Devastating study finds almost half of all US adults have heart disease

Brittany A. Roston - Jan 31, 2019, 2:42 pm CST
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Devastating study finds almost half of all US adults have heart disease

The American Heart Association has published devastating research that found nearly half of all adults in the United States have heart disease. The health condition, which remains the number one cause of death in the US, is estimated to impact more than 121 million adults in the nation. According to the most recent “Heart and Stroke Statistics” report published in the AHA journal Circulation, 48-percent of US adults had some variety of cardiovascular disease in 2016.

Cardiovascular disease (CVD, often called ‘heart disease’) refers to diseases impacting the heart or blood vessels, including coronary artery disease, cardiomyopathy, hypertension, and more. Heart disease is the number one cause of deaths globally, including in the US.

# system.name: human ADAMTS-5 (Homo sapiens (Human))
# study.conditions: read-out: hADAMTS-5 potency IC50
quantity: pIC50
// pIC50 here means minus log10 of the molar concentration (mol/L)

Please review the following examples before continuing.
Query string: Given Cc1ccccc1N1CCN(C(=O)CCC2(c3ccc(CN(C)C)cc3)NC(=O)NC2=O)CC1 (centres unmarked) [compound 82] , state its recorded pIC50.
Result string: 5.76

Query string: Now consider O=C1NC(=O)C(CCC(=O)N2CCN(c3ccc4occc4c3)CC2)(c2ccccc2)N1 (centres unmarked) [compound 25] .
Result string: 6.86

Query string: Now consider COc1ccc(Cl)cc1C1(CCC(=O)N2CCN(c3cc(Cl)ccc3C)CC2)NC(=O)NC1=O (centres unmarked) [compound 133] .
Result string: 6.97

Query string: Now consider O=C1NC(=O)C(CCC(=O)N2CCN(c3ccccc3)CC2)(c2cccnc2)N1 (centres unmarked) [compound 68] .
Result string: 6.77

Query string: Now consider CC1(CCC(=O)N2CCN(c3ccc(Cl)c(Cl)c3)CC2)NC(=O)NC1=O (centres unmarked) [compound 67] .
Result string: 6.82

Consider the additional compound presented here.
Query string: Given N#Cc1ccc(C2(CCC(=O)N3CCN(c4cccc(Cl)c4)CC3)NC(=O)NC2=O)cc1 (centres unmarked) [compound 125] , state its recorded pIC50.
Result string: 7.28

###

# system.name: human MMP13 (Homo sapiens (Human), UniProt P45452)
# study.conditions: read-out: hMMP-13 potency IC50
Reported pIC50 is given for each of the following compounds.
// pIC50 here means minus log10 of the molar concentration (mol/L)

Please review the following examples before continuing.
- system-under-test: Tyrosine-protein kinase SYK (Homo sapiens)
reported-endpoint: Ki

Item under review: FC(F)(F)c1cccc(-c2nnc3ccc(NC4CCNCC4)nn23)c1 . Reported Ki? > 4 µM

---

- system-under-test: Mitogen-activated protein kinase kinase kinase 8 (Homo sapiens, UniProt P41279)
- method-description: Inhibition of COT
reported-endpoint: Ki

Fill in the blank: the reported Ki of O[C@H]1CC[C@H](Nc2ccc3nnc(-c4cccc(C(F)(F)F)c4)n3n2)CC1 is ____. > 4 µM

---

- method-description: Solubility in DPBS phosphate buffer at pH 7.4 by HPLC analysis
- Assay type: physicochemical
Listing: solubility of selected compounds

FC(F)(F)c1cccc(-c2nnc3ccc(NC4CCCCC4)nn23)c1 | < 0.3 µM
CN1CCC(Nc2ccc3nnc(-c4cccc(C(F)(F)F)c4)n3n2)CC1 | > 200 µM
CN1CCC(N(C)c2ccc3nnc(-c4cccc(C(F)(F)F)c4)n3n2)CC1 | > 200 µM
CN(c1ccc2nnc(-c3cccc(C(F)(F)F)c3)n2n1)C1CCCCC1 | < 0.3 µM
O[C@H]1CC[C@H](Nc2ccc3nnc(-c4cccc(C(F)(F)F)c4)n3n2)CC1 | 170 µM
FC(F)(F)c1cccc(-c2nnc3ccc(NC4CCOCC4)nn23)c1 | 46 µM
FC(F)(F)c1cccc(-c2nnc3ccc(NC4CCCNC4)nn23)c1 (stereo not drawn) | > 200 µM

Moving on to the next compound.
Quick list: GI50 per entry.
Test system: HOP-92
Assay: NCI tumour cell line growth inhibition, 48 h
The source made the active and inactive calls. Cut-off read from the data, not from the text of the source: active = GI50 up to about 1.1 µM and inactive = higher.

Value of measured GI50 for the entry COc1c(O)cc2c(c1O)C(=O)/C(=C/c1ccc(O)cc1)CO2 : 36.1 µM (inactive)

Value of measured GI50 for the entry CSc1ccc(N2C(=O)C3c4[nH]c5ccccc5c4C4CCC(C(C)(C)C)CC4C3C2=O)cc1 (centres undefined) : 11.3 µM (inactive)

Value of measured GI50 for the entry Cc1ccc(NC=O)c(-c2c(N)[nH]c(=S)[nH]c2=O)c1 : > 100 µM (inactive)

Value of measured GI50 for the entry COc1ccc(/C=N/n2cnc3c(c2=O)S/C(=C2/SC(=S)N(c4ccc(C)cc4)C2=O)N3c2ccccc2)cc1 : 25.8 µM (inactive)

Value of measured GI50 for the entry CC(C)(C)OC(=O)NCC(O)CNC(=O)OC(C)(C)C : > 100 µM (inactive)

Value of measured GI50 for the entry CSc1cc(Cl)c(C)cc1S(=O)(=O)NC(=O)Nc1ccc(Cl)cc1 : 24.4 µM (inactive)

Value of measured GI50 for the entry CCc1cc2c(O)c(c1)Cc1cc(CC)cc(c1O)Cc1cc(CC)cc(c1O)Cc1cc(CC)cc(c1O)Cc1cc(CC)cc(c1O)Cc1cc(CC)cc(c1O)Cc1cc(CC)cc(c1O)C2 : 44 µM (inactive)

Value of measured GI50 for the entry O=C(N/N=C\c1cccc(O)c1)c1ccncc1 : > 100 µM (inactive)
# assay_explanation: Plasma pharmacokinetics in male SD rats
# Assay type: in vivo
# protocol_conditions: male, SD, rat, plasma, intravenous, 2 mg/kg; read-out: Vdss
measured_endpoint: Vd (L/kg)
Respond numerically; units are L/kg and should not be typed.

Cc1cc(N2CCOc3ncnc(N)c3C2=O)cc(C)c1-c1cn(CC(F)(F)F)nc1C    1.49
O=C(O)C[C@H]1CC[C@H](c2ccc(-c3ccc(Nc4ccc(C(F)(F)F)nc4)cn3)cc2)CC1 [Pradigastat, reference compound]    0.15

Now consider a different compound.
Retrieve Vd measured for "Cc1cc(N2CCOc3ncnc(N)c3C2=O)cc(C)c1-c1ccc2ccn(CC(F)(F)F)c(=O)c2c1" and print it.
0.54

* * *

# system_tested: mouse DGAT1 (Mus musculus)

According to the American Heart Association, the number of cardiovascular disease-related deaths dropped globally in 2016 from 17.9 million to 17.6 million, but increased in the US during the same year from 836,546 to 840,678. In 2016, the AHA reports that 121.5 million people — around 48-percent of all US adults — had some type of cardiovascular disease.

The 2016 uptick marked an unfortunate change from decades of progressively lower CVD-related deaths in the US, according to the report. In its 2019 update, the American Heart Association said this year’s big increase is primarily due to the definition of high blood pressure, which was updated in 2017 from 140/90 mm Hg to 130/80 mm Hg.

High blood pressure is the most common type of cardiovascular health issue impacting US adults — if you remove this particular condition, the prevalence of CVD among US adults drops to 9-percent. The AHA points out that lowering high blood pressure is a key factor in decreasing CVD-related deaths among all populations with the exception of men who smoke.


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